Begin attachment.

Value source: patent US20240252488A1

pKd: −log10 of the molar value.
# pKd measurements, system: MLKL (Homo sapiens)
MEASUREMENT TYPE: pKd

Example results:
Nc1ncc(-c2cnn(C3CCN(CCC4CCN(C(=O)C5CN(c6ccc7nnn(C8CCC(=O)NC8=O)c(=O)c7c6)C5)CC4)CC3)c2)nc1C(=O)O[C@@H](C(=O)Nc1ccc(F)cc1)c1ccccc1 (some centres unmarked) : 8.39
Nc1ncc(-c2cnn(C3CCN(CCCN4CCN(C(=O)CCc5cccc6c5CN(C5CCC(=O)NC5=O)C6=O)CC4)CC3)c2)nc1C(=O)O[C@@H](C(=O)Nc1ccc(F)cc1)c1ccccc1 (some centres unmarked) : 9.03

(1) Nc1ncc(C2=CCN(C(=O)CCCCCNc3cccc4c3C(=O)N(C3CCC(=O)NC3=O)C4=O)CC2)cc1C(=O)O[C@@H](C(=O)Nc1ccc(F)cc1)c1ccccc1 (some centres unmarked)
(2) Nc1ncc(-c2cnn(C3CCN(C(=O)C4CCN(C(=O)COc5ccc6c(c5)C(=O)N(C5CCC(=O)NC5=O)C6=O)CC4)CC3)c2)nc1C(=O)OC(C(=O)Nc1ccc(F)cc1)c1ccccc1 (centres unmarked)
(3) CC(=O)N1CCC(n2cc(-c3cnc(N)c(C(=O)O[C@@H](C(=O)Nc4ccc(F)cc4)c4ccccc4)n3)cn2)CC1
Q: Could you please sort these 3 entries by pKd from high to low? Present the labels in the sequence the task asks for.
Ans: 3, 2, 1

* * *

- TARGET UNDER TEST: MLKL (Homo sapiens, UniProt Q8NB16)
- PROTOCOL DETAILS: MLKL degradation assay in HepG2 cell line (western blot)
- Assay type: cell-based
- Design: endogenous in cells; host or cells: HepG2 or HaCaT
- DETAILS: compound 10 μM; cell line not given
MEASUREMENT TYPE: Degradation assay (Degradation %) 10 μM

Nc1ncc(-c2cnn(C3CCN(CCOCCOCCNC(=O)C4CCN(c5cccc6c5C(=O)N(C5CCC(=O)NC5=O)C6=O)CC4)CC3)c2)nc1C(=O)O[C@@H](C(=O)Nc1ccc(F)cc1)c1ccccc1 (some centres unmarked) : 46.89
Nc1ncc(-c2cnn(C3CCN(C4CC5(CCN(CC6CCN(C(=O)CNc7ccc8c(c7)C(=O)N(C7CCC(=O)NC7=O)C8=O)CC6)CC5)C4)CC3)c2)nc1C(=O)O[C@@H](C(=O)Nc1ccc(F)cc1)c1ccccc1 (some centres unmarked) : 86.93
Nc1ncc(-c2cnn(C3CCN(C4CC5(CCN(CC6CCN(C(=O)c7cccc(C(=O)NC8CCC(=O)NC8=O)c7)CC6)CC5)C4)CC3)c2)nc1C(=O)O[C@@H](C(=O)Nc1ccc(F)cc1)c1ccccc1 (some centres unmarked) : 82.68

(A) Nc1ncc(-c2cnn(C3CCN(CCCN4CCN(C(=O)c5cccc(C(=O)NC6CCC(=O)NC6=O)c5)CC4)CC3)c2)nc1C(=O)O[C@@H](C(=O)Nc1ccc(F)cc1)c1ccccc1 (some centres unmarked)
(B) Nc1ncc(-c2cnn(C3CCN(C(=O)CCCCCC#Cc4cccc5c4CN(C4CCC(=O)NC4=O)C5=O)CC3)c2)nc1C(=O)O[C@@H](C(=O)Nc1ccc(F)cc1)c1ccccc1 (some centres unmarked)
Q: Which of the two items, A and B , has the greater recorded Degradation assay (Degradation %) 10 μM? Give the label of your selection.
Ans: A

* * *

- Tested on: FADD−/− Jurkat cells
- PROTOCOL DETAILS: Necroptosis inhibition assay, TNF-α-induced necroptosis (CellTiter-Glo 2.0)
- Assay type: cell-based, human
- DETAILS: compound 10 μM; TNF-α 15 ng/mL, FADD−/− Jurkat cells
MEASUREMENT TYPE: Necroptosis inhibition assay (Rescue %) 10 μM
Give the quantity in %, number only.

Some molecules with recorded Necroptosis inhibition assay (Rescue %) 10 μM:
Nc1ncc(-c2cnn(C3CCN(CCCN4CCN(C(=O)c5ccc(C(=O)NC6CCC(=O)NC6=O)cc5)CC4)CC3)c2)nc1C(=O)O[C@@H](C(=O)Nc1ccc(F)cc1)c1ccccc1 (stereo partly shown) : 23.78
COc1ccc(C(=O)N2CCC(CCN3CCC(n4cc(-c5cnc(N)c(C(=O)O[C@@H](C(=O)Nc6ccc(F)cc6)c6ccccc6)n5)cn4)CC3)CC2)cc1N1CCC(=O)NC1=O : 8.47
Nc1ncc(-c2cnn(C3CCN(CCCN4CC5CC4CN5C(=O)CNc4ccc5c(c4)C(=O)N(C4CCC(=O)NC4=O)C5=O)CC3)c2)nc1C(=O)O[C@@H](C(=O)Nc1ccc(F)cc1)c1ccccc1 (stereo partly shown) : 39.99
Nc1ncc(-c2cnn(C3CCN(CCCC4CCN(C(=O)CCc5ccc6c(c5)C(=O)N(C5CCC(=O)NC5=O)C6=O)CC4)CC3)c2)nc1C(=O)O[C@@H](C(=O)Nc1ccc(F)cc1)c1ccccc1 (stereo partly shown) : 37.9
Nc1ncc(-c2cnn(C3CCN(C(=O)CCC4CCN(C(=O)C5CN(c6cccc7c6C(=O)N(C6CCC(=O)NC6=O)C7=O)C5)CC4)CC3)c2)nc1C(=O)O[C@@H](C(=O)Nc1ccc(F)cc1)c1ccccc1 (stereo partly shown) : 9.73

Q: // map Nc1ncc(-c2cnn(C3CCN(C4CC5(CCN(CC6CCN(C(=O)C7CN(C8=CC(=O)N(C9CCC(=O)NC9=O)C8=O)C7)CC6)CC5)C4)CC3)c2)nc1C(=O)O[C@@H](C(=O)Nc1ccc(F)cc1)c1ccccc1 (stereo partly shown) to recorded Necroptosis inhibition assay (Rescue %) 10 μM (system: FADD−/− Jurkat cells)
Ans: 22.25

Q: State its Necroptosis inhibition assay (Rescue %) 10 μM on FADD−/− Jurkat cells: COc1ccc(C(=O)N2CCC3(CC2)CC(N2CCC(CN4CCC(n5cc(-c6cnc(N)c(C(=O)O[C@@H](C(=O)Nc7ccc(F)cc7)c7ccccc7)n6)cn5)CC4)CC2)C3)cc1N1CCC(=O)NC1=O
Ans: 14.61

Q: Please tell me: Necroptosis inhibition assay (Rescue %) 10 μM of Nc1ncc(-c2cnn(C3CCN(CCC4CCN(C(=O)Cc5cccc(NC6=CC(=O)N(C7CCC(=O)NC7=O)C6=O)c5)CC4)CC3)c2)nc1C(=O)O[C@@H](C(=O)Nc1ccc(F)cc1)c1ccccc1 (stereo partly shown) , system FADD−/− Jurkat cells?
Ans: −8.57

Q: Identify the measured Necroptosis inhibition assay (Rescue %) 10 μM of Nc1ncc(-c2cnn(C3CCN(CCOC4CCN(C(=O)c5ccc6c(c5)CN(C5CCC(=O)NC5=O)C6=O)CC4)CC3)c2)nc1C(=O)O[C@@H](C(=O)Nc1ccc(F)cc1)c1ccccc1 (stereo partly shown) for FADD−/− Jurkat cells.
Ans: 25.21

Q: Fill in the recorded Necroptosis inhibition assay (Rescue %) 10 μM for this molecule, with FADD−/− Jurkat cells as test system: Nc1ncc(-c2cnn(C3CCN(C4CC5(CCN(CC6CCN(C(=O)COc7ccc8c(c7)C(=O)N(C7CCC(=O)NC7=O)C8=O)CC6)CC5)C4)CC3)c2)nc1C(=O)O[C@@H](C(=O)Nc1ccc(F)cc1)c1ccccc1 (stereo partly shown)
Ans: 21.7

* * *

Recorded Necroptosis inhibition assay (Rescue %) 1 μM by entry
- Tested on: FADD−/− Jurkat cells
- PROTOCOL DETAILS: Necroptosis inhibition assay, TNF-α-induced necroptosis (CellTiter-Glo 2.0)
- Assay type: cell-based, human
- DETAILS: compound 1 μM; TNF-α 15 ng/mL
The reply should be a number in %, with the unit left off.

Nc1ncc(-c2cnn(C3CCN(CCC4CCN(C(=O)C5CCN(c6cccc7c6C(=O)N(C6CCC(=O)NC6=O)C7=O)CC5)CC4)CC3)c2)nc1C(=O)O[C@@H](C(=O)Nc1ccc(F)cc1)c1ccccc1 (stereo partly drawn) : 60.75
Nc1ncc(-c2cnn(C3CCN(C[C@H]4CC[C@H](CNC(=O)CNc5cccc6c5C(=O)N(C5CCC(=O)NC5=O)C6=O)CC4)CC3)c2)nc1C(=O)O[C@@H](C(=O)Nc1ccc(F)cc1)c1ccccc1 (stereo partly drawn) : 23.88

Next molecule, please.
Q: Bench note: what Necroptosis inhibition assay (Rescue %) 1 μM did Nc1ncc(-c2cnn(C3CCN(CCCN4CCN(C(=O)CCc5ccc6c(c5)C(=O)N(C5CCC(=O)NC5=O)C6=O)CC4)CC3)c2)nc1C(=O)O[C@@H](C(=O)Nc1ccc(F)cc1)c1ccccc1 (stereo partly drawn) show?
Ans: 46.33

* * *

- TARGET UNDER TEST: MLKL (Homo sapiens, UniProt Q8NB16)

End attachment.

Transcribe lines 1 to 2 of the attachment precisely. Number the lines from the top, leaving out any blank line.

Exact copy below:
Value source: patent US20240252488A1

pKd: −log10 of the molar value.